How viruses infect bacteria: A tale of a tail
Bacteriophages are viruses that infect bacteria. Using state-of-the-art tools, EPFL scientists have described a million-atom "tail" that bacteriophages use to breach bacterial surfaces. The breakthrough has major implications for science and medicine, as bacteriophages are widely used in research.
To infect bacteria, most bacteriophages employ a 'tail' that stabs and pierces the bacterium's membrane to allow the virus's genetic material to pass through. The most sophisticated tails consist of a contractile sheath surrounding a tube akin to a stretched coil spring at the nanoscale. When the virus attaches to the bacterial surface, the sheath contracts and drives the tube through it. All this is controlled by a million-atom baseplate structure at the end of the tail. EPFL scientists have now shown, in atomic detail, how the baseplate coordinates the virus's attachment to a bacterium with the contraction of the tail's sheath. The breakthrough has made the cover of Nature, and has important implications for science and medicine.
Phages are widely distributed on the planet. They accompany bacteria everywhere - in the soil, water, hot springs, algal bloom, animal intestines etc - and have a dramatic impact on the diversity of bacterial populations, including for example, the microbiome of the human gut. Phages are also indispensible tools in genetics and molecular biology, and are even being developed as an alternative to antibiotics. However, the mechanisms by which these viruses attach to their host cells and deliver their genetic material remain poorly understood.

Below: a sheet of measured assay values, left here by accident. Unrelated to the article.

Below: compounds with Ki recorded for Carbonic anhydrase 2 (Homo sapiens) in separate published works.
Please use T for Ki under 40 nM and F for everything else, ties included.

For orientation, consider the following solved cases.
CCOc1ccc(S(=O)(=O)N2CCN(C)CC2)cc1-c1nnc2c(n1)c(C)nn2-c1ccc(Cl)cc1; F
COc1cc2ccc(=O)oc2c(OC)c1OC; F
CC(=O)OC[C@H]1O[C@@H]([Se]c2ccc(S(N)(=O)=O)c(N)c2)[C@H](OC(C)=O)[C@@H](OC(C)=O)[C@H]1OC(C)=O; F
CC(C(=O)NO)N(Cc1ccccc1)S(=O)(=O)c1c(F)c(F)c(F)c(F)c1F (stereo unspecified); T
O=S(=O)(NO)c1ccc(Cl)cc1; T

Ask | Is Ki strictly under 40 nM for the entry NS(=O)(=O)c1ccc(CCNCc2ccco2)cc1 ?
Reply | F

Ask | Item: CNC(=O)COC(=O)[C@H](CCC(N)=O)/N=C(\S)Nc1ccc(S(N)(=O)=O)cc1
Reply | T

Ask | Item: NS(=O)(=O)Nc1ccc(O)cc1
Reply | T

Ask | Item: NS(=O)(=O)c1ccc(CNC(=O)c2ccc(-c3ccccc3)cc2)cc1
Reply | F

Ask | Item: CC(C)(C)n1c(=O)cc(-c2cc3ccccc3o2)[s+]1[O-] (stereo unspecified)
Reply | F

The laboratory of Petr Leiman at EPFL has now created a detailed, atom-level model of the transformation of a phage's baseplate, an important structure that controls the phage's ability to find its target bacterium and attach to it, contract its tail, and inject its DNA. The entire baseplate-tail-tube complex consists of one million atoms, making up 145 chains of 15 different proteins, most of which had to be modeled from scratch. To do this, Leiman's lab used the state-of-the-art equipment of the Center for Cellular Imaging and NanoAnalytics (C-CINA) at the University of Basel and the computing resources of EPFL's High Performance Computing department.
The scientists were also able to identify a minimal set of molecular components in the baseplate that work together like miniature gears to control the activity of the virus's tail. These components, and the underlying functional mechanism, are the same across many viruses and even bacteria that use similar tail-like structures to inject toxins into neighboring cells.
"These findings are important for our understanding of how these contractile tail-like systems work," says Leiman. "But they also set a benchmark for the complexity of biological systems that can be described at the atomic level." The human body contains almost as many bacteria as human cells (30-40 trillion), and the human gut microbiota will likely represent an important target for personalized medicine in the future. "It is clear that we need to understand the detailed mechanisms by which these bacteria interact with each other and how phages are involved in these interactions."